Super-insulated roof for Arts and Crafts house
The architects of the Arts and Crafts movement were not particularly interested in the energy performance of their buildings, but one self-builder uses super-insulation in their roof to get the best of both worlds.
In fact, keeping the heat in too well would have spoilt the opportunities to design beautiful fireplaces and inglenooks, such as Hugh Baillie Scott’s masterpiece at Blackwell in Windermere.
It is, however, possible to have the best of both worlds, especially if you have the good fortune to build anew. As a self-builder, I can specify the very best thermal and ecological performance while also being free to create a home that celebrates craftsmanship, the beauty of materials and the decorative possibilities of the building fabric. The Orchard, currently on site in Clapham, south London, is designed to be all these things.
The Orchard is a timber frame house with exceptionally high levels of insulation, an airtight fabric and passive heat recovery ventilation. We have just finished the roof, a warm deck design with a single-ply membrane on top of 300mm of Kingspan Thermaroof TR27 LPC/FM insulation. Our roofers, from SW Roofing in south London, had never laid such a thick layer of insulation. By the end of the job, they were convinced that our energy bills will be negligible.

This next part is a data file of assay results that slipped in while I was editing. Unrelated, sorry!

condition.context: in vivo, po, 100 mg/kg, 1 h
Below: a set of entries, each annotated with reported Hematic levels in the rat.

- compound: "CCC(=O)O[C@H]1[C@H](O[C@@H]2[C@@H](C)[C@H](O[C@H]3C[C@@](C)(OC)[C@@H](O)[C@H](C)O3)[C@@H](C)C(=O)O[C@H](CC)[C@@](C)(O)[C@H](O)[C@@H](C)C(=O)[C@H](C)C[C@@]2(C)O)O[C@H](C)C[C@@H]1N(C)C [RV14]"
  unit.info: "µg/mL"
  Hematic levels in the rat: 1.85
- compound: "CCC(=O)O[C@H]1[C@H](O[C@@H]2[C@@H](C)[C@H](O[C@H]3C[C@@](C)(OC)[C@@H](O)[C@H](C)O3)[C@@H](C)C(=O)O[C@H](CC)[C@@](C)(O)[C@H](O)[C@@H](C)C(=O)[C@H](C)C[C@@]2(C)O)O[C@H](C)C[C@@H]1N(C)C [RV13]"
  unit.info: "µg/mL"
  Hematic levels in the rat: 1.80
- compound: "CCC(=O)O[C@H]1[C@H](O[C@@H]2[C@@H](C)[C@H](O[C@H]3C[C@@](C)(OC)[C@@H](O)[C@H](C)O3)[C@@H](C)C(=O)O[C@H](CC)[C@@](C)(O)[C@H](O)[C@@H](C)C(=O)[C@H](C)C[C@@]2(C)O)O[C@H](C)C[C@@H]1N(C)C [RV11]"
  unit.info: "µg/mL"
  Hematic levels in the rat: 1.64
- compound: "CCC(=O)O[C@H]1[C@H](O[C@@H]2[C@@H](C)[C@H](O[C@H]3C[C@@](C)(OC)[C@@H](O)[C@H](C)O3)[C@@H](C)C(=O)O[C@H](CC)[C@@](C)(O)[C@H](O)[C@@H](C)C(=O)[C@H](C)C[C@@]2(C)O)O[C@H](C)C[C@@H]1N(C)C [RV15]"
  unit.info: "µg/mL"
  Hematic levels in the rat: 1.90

The roof is certainly not typical of an Arts and Crafts house but, as it cannot be seen from the road, I was happy to swap our Edwardian aesthetic here for something altogether more 21st century. At the very top of the roof stand three heat recovery ventilation cowls, supplied by Ventive. These look sternly down upon a 3.6kWp photovoltaic array and two triple-glazed roof windows. The rain that collects on the roof is channelled to a 1500 litre rainwater tank buried in the back garden. All in all, there’s a lot going on up there.
I genuinely hope to live in The Orchard for the rest of my life, so all this up front investment in energy performance makes good financial sense. Our projected annual heat load is only 1500 kWh, which is not going to hurt even in the worst case scenario of rising energy prices.
Follow progress with the build at www.buildingtheorchard.com
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